Cooking this was no easy feat! It didn’t occur to me that Mom had put in so much effort just for this bowl of noodle. Till today, no matter how I replicate her recipe and asked her to show me, somehow, the taste is never the same as hers. My dad is a Baba and mom told me she had to learn from my dad’s sister on Nyonya cuisine after she got married to my dad. This Lam Mee is supposedly to signify a Nyonya’s birthday noodle for longevity. This version is basically a meat stock with yellow noodles and topped with several ingredients. The Lam Mee only has enough stock as seen in the photo and is not meant to be drown in a lot of stock like other regular soupy noodles. Though it looks fairly plain to others but we enjoy this with a Nyonya must-have of the pungent Sambal Belachan a lot. I do admitting to twisting a little in my mom’s recipe but the recipe is 99% what hers is.
My bowl of memories tastes sweet and choke full of ingredients! I will literally eat half the noodles as it is and then drown the rest with lots of pungent Sambal Belachan in the broth for extra kicking satisfaction… Before I rambled further down my whole life, here is the Lam Mee’s recipe as promised.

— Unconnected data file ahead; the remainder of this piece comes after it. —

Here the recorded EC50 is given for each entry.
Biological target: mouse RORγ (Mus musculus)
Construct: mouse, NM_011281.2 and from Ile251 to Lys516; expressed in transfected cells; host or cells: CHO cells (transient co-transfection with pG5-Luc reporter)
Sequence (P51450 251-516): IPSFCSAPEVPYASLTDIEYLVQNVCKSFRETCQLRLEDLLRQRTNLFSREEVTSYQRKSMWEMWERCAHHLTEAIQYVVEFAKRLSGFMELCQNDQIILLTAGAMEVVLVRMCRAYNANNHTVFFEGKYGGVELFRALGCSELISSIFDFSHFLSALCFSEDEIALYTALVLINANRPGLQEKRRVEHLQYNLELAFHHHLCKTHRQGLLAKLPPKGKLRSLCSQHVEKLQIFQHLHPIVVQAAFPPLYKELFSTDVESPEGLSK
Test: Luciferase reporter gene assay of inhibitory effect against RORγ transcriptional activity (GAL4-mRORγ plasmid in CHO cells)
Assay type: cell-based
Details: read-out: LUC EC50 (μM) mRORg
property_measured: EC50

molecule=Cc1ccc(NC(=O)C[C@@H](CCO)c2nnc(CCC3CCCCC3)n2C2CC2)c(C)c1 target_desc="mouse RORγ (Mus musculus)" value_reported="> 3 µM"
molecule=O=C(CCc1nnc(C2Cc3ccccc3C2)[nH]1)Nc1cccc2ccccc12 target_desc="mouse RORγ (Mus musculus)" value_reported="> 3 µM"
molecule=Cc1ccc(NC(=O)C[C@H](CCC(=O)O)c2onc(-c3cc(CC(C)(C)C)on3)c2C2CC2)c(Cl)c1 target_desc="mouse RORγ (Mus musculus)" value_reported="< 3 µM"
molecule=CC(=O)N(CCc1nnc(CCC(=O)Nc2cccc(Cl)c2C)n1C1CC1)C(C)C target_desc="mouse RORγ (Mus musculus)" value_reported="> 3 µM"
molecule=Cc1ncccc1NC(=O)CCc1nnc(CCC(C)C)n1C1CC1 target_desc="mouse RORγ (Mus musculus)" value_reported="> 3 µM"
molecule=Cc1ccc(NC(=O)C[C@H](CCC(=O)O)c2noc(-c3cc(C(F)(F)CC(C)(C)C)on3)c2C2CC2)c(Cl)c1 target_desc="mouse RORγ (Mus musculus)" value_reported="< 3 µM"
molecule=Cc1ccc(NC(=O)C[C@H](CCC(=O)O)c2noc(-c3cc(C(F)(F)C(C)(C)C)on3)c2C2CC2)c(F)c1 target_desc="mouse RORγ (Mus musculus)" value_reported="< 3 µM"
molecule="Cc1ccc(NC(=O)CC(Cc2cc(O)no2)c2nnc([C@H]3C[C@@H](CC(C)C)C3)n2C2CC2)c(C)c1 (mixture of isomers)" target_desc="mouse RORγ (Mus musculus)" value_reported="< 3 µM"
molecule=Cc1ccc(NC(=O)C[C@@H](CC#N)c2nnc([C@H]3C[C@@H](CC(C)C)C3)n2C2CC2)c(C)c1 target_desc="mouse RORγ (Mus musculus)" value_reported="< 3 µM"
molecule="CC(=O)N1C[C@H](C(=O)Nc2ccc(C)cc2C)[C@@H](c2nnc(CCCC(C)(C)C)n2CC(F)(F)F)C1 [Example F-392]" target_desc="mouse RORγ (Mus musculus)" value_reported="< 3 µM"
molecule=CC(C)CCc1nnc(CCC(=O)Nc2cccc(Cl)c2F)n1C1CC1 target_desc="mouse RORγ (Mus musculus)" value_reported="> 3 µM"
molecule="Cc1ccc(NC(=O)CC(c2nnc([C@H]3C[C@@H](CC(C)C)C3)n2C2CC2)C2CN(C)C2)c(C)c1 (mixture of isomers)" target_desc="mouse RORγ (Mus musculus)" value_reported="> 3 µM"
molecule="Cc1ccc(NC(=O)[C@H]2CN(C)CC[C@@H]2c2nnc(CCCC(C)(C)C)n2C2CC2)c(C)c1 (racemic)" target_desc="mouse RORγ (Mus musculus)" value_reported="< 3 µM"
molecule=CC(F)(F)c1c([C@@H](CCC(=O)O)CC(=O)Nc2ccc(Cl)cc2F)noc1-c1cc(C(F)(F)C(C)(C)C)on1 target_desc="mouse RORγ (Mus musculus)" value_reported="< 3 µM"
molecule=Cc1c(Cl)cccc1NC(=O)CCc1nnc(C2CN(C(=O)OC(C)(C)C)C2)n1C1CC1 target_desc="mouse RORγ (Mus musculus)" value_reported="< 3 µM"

NYONYA LAM MEE RECIPE (PENANG STYLE)
2 kg pork bones – I used mixed of big bones and spare ribs
1 tbsp whole white peppercorn (lightly crushed)
1 chicken breast with bones on
200gm pork belly without skin
200gm dried scallops - soaked (optional - more if you love this!)
Rock sugar to season
1.5kg yellow noodles (blanched)
200gm bean sprouts (blanched)
Fried garlic oil
Spring onion (chopped)
Red chilies & cili padi
Belachan (toasted shrimp paste)
For the Lam Mee stock, wash the pork bones and bring these to a boil for 5 minutes in a pot of boiling water to remove the scum. After boiling, discard the water and rinse the bones under running water. Separate the big pork bones and pork ribs. Bring 4 liters of water to a boil in a big stock pot and add in the big pork bones and crushed white peppercorn. Boil under medium heat for 1.5 hours while you prepare the next few ingredients.
Boil chicken and pork belly in a small pot of water till cook. Remove bones, and shred chicken meat and sliced up pork belly thinly. Add the meat stock used to boil chicken and pork belly into the earlier pork bone broth.
Boil prawns with shell on till cook. Remove the prawns and remove their shells immediately. Put the prawn’s shells back into the boiling prawn water and boil for another 5 minutes. Strained the prawn stock and add the prawn stock into the earlier pot of pork bones stock.
Keep the shredded chicken meat, pork belly and prawns covered till everything is ready for eating. *If you prepare this early and will only consume this later, please refrigerate them.